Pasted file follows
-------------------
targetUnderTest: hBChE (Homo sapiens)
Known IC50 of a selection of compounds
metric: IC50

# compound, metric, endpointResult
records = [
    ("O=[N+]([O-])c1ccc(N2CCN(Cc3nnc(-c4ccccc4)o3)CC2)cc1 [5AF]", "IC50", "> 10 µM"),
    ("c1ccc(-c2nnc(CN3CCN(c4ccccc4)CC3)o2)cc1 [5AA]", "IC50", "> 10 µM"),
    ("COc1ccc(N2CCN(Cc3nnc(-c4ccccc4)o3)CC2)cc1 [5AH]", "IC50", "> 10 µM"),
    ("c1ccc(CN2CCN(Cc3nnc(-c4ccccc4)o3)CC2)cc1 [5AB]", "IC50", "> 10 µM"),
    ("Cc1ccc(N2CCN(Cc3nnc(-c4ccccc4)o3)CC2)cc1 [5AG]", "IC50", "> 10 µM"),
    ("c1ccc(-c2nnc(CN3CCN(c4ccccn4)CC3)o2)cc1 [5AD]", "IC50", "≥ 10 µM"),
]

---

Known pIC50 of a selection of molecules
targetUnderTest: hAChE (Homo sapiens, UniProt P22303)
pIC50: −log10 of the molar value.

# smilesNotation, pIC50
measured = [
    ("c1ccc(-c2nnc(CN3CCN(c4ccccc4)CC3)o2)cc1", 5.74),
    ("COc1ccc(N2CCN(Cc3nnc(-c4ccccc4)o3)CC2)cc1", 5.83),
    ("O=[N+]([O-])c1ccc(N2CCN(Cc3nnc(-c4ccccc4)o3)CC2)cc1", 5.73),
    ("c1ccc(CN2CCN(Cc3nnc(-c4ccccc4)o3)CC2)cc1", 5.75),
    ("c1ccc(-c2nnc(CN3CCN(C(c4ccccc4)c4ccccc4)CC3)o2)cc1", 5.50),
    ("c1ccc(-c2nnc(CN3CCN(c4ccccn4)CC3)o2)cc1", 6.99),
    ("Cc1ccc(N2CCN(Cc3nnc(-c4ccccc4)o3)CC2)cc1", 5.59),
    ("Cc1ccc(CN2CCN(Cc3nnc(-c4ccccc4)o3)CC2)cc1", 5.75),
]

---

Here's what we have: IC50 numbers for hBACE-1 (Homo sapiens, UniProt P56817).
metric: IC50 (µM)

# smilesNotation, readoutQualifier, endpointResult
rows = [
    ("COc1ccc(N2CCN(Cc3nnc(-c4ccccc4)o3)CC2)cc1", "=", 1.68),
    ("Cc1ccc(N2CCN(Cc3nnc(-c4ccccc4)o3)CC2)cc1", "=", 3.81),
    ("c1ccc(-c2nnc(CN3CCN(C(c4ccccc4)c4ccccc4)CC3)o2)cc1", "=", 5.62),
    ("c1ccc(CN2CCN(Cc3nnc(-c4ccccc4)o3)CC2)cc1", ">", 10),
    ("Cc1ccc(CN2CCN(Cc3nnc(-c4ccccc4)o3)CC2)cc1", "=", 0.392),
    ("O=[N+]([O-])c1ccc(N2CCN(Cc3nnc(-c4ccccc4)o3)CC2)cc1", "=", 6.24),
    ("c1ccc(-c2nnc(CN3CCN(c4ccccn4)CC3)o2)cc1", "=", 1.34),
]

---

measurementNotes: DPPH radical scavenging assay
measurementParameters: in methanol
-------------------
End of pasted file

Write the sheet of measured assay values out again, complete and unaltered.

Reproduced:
targetUnderTest: hBChE (Homo sapiens)
Known IC50 of a selection of compounds
metric: IC50

# compound, metric, endpointResult
records = [
    ("O=[N+]([O-])c1ccc(N2CCN(Cc3nnc(-c4ccccc4)o3)CC2)cc1 [5AF]", "IC50", "> 10 µM"),
    ("c1ccc(-c2nnc(CN3CCN(c4ccccc4)CC3)o2)cc1 [5AA]", "IC50", "> 10 µM"),
    ("COc1ccc(N2CCN(Cc3nnc(-c4ccccc4)o3)CC2)cc1 [5AH]", "IC50", "> 10 µM"),
    ("c1ccc(CN2CCN(Cc3nnc(-c4ccccc4)o3)CC2)cc1 [5AB]", "IC50", "> 10 µM"),
    ("Cc1ccc(N2CCN(Cc3nnc(-c4ccccc4)o3)CC2)cc1 [5AG]", "IC50", "> 10 µM"),
    ("c1ccc(-c2nnc(CN3CCN(c4ccccn4)CC3)o2)cc1 [5AD]", "IC50", "≥ 10 µM"),
]

---

Known pIC50 of a selection of molecules
targetUnderTest: hAChE (Homo sapiens, UniProt P22303)
pIC50: −log10 of the molar value.

# smilesNotation, pIC50
measured = [
    ("c1ccc(-c2nnc(CN3CCN(c4ccccc4)CC3)o2)cc1", 5.74),
    ("COc1ccc(N2CCN(Cc3nnc(-c4ccccc4)o3)CC2)cc1", 5.83),
    ("O=[N+]([O-])c1ccc(N2CCN(Cc3nnc(-c4ccccc4)o3)CC2)cc1", 5.73),
    ("c1ccc(CN2CCN(Cc3nnc(-c4ccccc4)o3)CC2)cc1", 5.75),
    ("c1ccc(-c2nnc(CN3CCN(C(c4ccccc4)c4ccccc4)CC3)o2)cc1", 5.50),
    ("c1ccc(-c2nnc(CN3CCN(c4ccccn4)CC3)o2)cc1", 6.99),
    ("Cc1ccc(N2CCN(Cc3nnc(-c4ccccc4)o3)CC2)cc1", 5.59),
    ("Cc1ccc(CN2CCN(Cc3nnc(-c4ccccc4)o3)CC2)cc1", 5.75),
]

---

Here's what we have: IC50 numbers for hBACE-1 (Homo sapiens, UniProt P56817).
metric: IC50 (µM)

# smilesNotation, readoutQualifier, endpointResult
rows = [
    ("COc1ccc(N2CCN(Cc3nnc(-c4ccccc4)o3)CC2)cc1", "=", 1.68),
    ("Cc1ccc(N2CCN(Cc3nnc(-c4ccccc4)o3)CC2)cc1", "=", 3.81),
    ("c1ccc(-c2nnc(CN3CCN(C(c4ccccc4)c4ccccc4)CC3)o2)cc1", "=", 5.62),
    ("c1ccc(CN2CCN(Cc3nnc(-c4ccccc4)o3)CC2)cc1", ">", 10),
    ("Cc1ccc(CN2CCN(Cc3nnc(-c4ccccc4)o3)CC2)cc1", "=", 0.392),
    ("O=[N+]([O-])c1ccc(N2CCN(Cc3nnc(-c4ccccc4)o3)CC2)cc1", "=", 6.24),
    ("c1ccc(-c2nnc(CN3CCN(c4ccccn4)CC3)o2)cc1", "=", 1.34),
]

---

measurementNotes: DPPH radical scavenging assay
measurementParameters: in methanol